Proposition 8, which was passed by voters in November 2008, altered the California state constitution to ban same-sex marriages. It was later declared unconstitutional by a federal court. In 2013, the U.S. Supreme Court ruled that the plaintiffs did not have standing, which allowed the lower court's decision to stand.
According to contribution records on the website of the Secretary of State for California, Eich, who was named Mozilla CEO earlier this week, donated $1,000 in October 2008 to ProtectMarriage.com, a collection of conservative and religious political activist groups. Altogether, ProtectMarriage.com raised $40 million to support the ballot proposition.
On Thursday and within a 15-minute stretch, several Mozilla employees used Twitter to make identical or similar announcements, calling for Eich to step down.
"Like many @Mozilla staff, I'm taking a stand. I do not support the Board's appointment of @BrendanEich as CEO," tweeted Kat Braybrooke, a curation and co-design lead at the firm.
"I'm an employee of @mozilla and I'm asking @BrendanEich to step down as CEO," added John Bevan, who works on Mozilla partnership.
Others who also asked Eich to resign included Jess Klein, creative lead for Mozilla Open Badges; Chris McAvoy, who also works on Open Badges; Sydney Moyer, an engagement and communications assistant; and Dan Sinker, who heads up the Mozilla-Knight OpenNews project.
Paula Le Dieu, a senior director at Mozilla, went one step further: In a short post to her personal blog, Le Dieu said she was taking an unpaid leave.
"I can't walk away from these people [at Mozilla] nor the cause I share with them nor the potential for Mozilla to once again be known as the champion to all but neither can I continue to earn my living from Mozilla while it is seen to exclude and alienate anyone," Le Dieu wrote. "So as of today, I am on unpaid leave."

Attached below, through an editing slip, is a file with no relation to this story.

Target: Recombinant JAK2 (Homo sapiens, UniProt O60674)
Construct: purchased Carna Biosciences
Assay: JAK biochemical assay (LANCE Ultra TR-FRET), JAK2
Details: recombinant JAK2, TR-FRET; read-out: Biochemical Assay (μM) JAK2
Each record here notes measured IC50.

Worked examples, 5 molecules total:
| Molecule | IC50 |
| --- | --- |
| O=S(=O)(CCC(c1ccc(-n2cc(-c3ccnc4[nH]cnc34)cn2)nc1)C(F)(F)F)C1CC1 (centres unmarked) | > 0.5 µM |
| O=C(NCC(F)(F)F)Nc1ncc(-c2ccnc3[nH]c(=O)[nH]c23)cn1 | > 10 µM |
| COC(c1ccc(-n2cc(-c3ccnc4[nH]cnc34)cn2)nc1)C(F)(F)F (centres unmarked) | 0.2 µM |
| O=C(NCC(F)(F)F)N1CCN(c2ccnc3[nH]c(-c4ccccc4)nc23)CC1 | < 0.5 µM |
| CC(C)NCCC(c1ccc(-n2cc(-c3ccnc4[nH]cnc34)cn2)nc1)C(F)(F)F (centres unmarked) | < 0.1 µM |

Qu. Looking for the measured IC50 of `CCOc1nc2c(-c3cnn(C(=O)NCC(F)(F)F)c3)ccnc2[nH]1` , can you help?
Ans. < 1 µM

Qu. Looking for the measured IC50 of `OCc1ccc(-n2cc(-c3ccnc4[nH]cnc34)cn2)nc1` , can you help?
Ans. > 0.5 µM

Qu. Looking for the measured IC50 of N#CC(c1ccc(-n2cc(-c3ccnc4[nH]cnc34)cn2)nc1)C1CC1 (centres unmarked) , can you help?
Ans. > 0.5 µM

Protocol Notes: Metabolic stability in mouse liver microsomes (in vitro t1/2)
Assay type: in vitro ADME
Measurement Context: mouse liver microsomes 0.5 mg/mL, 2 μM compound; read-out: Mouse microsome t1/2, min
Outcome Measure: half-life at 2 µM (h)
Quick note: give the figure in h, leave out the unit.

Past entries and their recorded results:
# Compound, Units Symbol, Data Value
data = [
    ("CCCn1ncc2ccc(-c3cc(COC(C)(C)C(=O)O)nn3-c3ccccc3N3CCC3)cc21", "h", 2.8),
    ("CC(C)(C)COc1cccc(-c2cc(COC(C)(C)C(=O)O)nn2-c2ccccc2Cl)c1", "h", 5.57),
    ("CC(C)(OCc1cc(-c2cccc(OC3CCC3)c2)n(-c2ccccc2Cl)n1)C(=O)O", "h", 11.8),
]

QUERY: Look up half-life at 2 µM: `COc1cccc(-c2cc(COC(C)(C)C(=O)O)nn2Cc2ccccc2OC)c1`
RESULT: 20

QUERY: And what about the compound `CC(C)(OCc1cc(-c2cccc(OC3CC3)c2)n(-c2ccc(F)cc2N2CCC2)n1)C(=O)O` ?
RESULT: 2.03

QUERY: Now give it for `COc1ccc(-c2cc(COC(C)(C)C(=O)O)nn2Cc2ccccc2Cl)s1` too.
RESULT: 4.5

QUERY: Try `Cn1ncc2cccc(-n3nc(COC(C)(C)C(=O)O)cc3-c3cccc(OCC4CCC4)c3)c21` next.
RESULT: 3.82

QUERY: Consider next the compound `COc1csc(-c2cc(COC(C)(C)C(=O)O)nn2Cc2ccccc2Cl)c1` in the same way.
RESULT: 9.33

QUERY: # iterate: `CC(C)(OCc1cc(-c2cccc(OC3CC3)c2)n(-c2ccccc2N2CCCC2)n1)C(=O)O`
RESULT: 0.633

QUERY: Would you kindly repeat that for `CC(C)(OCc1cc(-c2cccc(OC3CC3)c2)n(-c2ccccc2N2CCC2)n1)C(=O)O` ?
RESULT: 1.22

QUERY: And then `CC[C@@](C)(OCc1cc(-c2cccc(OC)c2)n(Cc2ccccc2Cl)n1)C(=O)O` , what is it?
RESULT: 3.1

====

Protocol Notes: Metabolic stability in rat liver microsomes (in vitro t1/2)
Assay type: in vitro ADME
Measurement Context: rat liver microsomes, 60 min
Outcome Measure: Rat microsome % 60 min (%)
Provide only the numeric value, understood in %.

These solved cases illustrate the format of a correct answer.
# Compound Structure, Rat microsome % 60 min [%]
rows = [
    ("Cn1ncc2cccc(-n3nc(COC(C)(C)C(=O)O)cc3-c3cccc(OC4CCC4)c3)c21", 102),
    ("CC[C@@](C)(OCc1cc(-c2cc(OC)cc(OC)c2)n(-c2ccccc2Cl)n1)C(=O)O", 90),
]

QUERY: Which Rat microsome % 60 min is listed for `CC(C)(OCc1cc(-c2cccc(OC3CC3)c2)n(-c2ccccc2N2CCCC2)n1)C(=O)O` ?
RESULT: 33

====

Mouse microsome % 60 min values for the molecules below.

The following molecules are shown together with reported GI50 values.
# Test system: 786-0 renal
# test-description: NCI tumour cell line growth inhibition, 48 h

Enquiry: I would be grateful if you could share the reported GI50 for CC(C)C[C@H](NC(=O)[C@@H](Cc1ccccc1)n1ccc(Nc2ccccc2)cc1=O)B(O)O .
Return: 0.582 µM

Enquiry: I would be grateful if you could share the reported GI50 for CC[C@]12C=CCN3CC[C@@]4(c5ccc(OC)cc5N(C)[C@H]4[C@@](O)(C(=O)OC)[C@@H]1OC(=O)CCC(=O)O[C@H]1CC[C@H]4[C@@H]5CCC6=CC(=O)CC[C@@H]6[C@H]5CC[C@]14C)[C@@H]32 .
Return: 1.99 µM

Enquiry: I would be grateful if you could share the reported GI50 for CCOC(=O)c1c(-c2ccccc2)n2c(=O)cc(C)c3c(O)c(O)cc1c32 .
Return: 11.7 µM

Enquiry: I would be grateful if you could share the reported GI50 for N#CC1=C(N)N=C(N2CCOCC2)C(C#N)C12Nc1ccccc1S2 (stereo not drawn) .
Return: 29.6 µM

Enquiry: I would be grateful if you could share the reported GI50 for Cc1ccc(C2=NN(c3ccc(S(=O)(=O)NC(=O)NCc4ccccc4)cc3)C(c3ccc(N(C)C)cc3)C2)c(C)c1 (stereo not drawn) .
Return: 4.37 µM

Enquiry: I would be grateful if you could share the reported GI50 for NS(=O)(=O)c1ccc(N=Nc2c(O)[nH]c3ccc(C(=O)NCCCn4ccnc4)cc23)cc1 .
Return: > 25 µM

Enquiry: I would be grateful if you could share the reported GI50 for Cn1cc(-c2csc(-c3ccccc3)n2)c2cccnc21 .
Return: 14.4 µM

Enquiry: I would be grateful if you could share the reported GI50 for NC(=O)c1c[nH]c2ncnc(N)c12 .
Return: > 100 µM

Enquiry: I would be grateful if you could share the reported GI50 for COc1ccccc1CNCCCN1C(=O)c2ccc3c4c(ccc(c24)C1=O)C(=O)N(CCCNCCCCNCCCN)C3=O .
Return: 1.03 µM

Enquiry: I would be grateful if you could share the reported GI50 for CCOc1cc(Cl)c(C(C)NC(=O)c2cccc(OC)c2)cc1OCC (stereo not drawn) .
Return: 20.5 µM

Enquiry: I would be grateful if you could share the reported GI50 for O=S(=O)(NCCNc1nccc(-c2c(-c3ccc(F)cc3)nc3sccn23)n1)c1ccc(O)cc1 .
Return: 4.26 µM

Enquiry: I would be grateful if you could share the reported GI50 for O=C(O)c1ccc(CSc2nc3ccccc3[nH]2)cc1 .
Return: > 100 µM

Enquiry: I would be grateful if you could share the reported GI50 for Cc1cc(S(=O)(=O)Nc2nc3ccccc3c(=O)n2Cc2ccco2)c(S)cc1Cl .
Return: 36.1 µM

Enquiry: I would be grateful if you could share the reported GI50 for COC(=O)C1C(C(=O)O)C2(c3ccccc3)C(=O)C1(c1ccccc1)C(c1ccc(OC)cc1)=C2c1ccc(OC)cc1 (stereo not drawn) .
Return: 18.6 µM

Eich's contribution to ProtectMarriage.com had made news before. In 2012, the Los Angeles Times reported on a spate of 5,000 tweets on the subject as people lambasted the donation and defended Eich's right to separate his personal and political beliefs from his job.
Eich was Mozilla's chief technology officer at the time, a position he held until his promotion Monday to CEO.
Mozilla did not reply to a request for comment on the Twitter resignation calls, but on his personal blog Wednesday, Eich spelled out his plan for ensuring equality at the workplace and diversity in the Mozilla community.
"I am committed to ensuring that Mozilla is, and will remain, a place that includes and supports everyone, regardless of sexual orientation, gender identity, age, race, ethnicity, economic status, or religion," Eich wrote.
He did not mention his contributions in support of Proposition 8 specifically, but did ask for employees' support. "I know some will be skeptical about this, and that words alone will not change anything," Eich said. "I can only ask for your support to have the time to 'show, not tell;' and in the meantime express my sorrow at having caused pain."
That same day, Mitchell Baker, chairperson of the Mozilla Foundation, and with Eich, co-founder in 1998 of the Netscape project that eventually became Mozilla, also weighed in on the even-then-building controversy with support for Eich.
"Mozilla's commitment to inclusiveness for our LGBT [lesbian, gay, bisexual, transgender] community, and for all underrepresented groups, will not change," said Baker on her company blog. "The CEO must have a commitment to the inclusive nature of Mozilla. This includes of course a commitment to the Community Participation Guidelines, inclusive HR practices and the spirit that underlies them. Brendan has made this commitment."
Gregg Keizer covers Microsoft, security issues, Apple, Web browsers and general technology breaking news for Computerworld. Follow Gregg on Twitter at @gkeizer, on Google+ or subscribe to Gregg's RSS feed. His email address is firstname.lastname@example.org.
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